Derek Walcott museum closes amid row over Caribbean tourist developments

St Lucia National Trust says government money cut forced closure of museum, housed in reconstruction of Nobel-winning poets former home

A museum on the site of the boyhood home of the poet and playwright Derek Walcott has shut amid a fund shortfall that has been linked to disputes over controversial tourist developings on St Lucia.

The Nobel laureate, who died in March, attended a rite last year to mark the opening of the museum, housed in a reconstruction of his former home in the Caribbean islands capital, Castries.

But the St Lucia National Trust has since shuttered the Walcott House, quoting budget cuts.

The trust, along with some residents and environmentalists, has now been expressed concerns over a planned $2.6 bn resort scheme masterminded by a Hong Kong-based pony racing tycoon that is to be partly funded by the sale of St Lucian citizenship to Asian investors.

It fears that a proposed causeway connecting a nature reserve to the mainland would harm the shoreline and threaten endemic rare species. In March, the trust published an essay on its website entitled A Causeway for Concern.

The trust is also objecting to a schemed dolphinarium at the Pigeon Island national park in the north of the island.

In April, the St Lucian government announced the removal of the trusts annual subsidy, which amounts to about $250,000 or about 20% of its yearly budget. This cut, the trust says, has forced it to shut the 700 sq ft Walcott House, which has running costs of about $80,000 per year.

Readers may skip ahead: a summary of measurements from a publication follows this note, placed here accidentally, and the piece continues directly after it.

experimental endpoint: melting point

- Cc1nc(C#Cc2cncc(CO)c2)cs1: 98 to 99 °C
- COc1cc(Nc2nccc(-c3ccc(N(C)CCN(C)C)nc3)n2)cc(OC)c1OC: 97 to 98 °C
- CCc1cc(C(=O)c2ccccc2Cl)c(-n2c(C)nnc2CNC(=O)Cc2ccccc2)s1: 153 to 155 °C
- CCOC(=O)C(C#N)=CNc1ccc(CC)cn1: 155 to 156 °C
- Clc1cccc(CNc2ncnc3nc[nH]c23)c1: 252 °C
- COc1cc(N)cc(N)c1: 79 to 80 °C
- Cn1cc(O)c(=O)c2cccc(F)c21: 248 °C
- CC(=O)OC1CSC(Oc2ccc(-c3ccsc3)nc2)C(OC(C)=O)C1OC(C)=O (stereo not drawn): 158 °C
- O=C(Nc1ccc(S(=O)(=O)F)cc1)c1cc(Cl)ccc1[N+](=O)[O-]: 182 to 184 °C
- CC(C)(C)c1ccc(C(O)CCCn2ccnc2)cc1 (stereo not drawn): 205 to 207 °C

The Derek Walcott museum. Photograph: St Lucia National Trust

The Walcott House was closed because of funding constraints, told Bishnu Tulsie, the trusts director, who called it a instead painful decision With the cut in our subvention we are finding it difficult to keep the home open.

The islands main opposition party, the leftwing Labour party, issued a statement describing the governments decision as vicious, vindictive and reek of victimisation.

The prime minister, Allen Chastanet, of the conservative United Workers party, has denied that the award was terminated in retaliation for the trusts posture on the dolphin park and the resort project, known as Pearl of the Caribbean.

I am not vexed with the trust, he told reporters. Right now, we have a cash problem in the government. We are not producing enough revenue to cover all the costs that we have. We have to prioritise where we are going to expend our money.

The trust has ambitious plans to expand the museum site into a major tourist attraction and arts centre, but these have been put on hold.

According to the trust, significant grants from the Taiwanese government to help fund future phases of the$ 6m project have not yet been passed on by the St Lucian government.

St Lucia is one of a small number of countries that have diplomatic relations with Taiwan rather than its neighbour and rival China. A spokesperson for Chastanet did not respond to requests for comment.

Walcott was born on the island and died there on 17 March, aged 87.

He won the Nobel prize for literature in 1992 and was visiting prof of verse at the University of Essex from 2010 -2 013. His twin brother, Roderick, a notable playwright and director, died in 2000.

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